Your illiopsoas are an incredibly important group of muscles in your body. They make it possible for you to walk, run, bike, get out of bed, stand or do any form of movement that involves raising up, or bending or flexing at the hip. These muscles are made up of psoas major and illiacus, major hip flexors, which join your upper and lower spine, and your legs to your spine.
In a previous blog we talked about how sitting for long hours can weaken these muscles or result in a tight psoas. A short or tight iliopsoas can result in externally rotated legs and feet and create pain in the low or mid back, SI joint, hip, groin, thigh, knee, or any combination. It can even result in bulging discs.
A happy psoas, means a healthier, happier body. “The psoas is so intimately involved in such basic physical and emotional reactions, that a chronically tightened psoas continually signals your body that you’re in danger, eventually exhausting the adrenal glands and depleting the immune system,” according to Liz Koch, author of The Psoas Book.
In her book, she goes on to say that “The Psoas is a messenger of the central nervous system. In some spiritual philosophies, it is referred to as the muscle of the soul. The psoas’ proximity to the lumbar plexus and abdominal organs, has also led many others to suggest that the health of the iliopsoas may be essential for proper functioning of “the kidneys, adrenals, digestion and effective metabolism in the reproductive system.” The psoas supports your internal organs and works like a pump to let blood and lymph be pushed in and out of your cells. The muscles of your illiopsoas, not only help you structurally and support your internal organs, they even affect your psychological well-being by helping you to breathe easily and assist in proper functioning of your diaphragm.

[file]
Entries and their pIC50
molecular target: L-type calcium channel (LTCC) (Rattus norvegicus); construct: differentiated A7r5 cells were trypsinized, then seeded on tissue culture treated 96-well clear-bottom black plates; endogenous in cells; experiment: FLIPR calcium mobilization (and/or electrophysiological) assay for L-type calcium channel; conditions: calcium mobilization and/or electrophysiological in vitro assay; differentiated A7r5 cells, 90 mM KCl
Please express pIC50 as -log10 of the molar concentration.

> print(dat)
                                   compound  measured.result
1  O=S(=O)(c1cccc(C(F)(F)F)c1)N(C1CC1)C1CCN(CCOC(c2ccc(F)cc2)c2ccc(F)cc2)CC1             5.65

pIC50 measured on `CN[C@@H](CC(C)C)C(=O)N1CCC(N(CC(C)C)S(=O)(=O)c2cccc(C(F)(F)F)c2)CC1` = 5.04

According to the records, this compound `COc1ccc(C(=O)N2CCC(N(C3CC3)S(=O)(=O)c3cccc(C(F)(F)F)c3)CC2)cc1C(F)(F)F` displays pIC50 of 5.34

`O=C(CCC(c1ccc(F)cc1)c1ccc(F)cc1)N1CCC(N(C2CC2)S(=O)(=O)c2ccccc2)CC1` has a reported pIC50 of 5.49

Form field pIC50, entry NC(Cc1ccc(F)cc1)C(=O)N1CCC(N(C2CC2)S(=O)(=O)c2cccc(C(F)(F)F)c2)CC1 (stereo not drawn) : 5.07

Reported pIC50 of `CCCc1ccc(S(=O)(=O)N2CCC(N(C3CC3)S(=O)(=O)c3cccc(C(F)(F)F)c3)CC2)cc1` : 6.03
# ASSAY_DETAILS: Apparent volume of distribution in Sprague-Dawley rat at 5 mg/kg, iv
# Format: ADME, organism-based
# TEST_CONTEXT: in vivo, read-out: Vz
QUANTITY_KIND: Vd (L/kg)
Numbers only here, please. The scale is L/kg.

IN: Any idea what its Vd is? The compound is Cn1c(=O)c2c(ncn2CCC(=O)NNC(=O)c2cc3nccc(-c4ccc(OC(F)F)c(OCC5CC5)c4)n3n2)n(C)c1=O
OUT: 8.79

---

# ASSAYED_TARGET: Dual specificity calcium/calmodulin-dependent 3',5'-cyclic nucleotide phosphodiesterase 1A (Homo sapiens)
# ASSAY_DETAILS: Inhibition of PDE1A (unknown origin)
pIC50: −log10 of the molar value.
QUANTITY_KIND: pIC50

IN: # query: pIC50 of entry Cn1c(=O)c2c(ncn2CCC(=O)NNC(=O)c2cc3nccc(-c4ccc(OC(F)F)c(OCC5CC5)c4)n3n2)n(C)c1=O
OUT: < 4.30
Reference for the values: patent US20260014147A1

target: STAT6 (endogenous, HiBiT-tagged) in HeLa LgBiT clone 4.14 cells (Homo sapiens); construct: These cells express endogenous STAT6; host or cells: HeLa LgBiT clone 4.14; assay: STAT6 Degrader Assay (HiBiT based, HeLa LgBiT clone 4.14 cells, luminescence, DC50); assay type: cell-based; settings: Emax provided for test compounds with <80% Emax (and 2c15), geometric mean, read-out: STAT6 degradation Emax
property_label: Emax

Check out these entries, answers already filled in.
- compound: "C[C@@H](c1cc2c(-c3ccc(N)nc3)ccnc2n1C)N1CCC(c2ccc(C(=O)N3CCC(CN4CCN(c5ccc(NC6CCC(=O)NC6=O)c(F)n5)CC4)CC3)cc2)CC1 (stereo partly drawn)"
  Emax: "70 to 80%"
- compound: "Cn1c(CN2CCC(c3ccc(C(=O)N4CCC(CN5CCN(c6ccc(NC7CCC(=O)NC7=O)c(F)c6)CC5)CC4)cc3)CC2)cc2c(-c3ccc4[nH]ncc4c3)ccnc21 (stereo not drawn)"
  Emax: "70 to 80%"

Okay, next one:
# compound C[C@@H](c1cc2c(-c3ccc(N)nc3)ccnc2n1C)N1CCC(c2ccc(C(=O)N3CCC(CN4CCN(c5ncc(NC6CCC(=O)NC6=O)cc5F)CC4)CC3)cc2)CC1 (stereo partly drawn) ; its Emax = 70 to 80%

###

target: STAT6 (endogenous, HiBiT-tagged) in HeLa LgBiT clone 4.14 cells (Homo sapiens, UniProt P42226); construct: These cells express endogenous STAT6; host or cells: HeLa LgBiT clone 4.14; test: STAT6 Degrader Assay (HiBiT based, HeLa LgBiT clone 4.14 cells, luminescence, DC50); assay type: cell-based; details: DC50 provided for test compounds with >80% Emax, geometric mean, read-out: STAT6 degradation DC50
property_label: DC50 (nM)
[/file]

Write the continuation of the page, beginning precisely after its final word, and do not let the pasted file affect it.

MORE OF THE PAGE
Luckily getting relief and releasing the psoas muscles can be easy. From body work, to changing how you sit, to exercise all can provide relief. The Whole Body Vibration (WBV) machines that we have in our studio target the pelvic floor and bowl, specifically strengthening all these muscles. Standing on the WBV machines for 20 minutes every other day will strengthen, tone and release tension in most of the muscles in your body. Come on in for a free demo on these amazing machines.
Additionally, body work is an amazing tool to access your psoas and release it. Both Tara or Esther know how to release a cranky psoas. Next time you book a massage, ask for psoas help you’ll be amazed to find it may be tight and how much better and grounded you feel after it releases.
For some fun chair-based exercises with psoas expert, Liz Koch, check out her video below:
Susan McLaughlin, a physical therapist specializing in pelvic floor and orthopedic dysfunctions offers several tools on her website and via YouTube: